I have been always amazed by what is achieved when a production team, with operators and maintenance engineers working closely together, improves their own production line step-by-step. I’ve seen this many times, in my 15 years working as a Lean consultant. The first signs of improvement appear after the team gets training and starts applying the principles of Lean. The team finds the first quick wins, and immediately, this creates enthusiasm and momentum. The real transformation happens, however, when the team begins to truly cooperate. They become an improvement team, committed to improve performance, making optimal use of the strengths of each of the team members. When they really get going and continuous improvement starts, it’s just wonderful to witness.
I’ve been working as a Lean and Lean Six Sigma for a decade and a half now. Over the years, I’ve introduced the concept of improvement teams within a dozen production companies within The Netherlands, and a couple in Germany. In these multi-disciplinary teams, people from different departments work together on the single task of improving a production line, making it run faster and smoother, reducing down-time and break-downs, etc. As a team, they have the flexibility to cope with any production problem that can occur. For me, the people on the shop floor aren’t ‘resources’ that need to be ‘managed’, but creative and knowledgeable individuals, that can do great things, especially when they truly work together. Recently, I implemented these ideas in a financial service back-office in what I and others feel is an innovative way– the Super7 operations principle.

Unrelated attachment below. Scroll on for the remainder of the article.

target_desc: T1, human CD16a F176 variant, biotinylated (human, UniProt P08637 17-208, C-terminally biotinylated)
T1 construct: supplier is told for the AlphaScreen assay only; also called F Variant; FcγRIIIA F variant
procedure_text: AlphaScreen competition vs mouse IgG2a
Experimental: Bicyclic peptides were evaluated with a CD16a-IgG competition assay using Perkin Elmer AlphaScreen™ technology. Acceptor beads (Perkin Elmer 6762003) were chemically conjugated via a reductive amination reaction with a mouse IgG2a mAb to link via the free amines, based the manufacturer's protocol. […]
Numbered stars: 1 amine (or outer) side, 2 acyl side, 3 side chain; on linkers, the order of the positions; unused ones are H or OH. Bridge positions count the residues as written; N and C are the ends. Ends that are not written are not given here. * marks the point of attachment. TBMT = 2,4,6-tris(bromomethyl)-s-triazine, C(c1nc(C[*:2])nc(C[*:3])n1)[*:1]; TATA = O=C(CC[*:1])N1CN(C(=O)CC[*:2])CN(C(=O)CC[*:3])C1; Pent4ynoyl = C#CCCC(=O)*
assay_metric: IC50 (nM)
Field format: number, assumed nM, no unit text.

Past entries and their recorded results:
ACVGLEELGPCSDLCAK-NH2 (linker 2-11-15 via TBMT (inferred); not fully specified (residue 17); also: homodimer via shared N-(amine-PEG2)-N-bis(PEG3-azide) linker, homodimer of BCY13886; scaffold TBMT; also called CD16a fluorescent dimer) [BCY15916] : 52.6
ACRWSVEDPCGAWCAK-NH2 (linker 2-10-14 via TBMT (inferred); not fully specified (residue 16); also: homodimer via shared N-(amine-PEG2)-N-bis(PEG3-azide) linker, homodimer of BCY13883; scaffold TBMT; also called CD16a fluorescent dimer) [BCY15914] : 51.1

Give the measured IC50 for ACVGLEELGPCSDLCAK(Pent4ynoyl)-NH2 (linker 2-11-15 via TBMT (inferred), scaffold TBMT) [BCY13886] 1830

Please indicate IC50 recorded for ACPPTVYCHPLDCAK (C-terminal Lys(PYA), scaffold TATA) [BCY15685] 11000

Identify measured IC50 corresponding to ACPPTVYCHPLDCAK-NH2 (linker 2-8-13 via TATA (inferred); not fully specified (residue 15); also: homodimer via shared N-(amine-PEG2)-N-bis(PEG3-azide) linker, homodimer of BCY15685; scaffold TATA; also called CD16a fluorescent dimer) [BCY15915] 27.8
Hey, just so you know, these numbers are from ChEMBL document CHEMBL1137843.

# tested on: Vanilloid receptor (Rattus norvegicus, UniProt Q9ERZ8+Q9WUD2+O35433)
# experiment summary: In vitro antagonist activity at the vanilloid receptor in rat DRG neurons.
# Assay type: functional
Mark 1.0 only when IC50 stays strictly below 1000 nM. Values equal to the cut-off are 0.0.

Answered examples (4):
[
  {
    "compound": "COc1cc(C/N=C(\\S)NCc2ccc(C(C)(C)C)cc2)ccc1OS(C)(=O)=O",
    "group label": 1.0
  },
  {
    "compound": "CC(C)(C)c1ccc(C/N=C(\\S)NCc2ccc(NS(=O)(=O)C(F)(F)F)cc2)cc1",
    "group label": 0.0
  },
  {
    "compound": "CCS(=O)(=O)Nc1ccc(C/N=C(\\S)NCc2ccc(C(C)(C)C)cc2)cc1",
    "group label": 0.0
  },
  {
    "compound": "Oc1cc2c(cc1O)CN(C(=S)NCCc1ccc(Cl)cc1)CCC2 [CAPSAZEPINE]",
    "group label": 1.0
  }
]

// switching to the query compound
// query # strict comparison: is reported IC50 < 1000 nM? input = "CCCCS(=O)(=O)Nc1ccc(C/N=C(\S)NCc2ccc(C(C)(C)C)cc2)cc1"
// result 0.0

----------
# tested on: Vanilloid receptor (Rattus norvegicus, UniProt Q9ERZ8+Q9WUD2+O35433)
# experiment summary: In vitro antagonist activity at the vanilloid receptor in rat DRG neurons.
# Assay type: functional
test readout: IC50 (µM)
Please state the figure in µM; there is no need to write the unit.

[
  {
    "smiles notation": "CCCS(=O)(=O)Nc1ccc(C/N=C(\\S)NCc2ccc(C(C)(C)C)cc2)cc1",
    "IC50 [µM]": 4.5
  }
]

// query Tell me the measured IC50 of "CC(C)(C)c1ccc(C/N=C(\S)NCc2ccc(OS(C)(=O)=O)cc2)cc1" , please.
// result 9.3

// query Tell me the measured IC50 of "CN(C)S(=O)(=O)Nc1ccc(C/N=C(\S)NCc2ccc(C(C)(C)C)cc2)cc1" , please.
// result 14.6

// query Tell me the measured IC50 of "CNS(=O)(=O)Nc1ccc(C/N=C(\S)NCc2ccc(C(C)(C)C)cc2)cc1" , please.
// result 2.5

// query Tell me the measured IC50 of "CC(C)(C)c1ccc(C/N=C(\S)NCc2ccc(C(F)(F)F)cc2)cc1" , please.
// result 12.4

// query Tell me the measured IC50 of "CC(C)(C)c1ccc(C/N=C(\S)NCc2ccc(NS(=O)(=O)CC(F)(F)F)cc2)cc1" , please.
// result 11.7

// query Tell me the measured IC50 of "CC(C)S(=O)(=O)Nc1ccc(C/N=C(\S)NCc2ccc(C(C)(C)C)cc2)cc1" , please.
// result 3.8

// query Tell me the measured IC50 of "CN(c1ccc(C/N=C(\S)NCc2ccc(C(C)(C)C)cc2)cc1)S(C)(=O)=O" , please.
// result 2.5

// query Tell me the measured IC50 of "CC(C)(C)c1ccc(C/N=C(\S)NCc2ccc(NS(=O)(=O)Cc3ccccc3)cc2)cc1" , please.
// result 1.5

My book on Super7 Operations, with information on what Super7 Operations is, how it works and how you could apply it in your own work environment, is expected to be published within a couple of months. I’ll keep you posted – on www.super7ops.com!